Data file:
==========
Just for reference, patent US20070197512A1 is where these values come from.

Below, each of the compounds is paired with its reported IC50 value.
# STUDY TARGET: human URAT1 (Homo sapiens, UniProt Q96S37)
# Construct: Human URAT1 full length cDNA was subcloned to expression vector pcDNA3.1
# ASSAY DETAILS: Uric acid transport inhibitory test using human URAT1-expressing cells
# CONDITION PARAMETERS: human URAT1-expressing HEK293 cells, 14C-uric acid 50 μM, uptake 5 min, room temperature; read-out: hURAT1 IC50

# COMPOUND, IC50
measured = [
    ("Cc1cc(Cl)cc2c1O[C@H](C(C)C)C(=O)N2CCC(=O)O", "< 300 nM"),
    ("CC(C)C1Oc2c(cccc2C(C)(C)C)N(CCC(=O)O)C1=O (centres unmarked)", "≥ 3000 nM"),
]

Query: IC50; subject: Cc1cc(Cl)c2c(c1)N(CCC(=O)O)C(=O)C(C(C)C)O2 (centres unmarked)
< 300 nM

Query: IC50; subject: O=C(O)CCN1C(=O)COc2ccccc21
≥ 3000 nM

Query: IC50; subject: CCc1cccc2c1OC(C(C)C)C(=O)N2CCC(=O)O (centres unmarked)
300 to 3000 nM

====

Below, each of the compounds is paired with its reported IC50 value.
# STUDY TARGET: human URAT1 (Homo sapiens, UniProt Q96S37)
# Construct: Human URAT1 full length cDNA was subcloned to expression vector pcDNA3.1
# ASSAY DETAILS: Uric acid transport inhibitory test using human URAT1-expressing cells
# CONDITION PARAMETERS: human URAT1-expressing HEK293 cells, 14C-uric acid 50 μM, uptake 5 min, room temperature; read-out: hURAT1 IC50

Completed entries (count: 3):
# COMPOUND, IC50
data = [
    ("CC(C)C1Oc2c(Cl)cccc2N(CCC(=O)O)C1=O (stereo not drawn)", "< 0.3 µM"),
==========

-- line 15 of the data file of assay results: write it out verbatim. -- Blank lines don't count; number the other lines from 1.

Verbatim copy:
≥ 3000 nM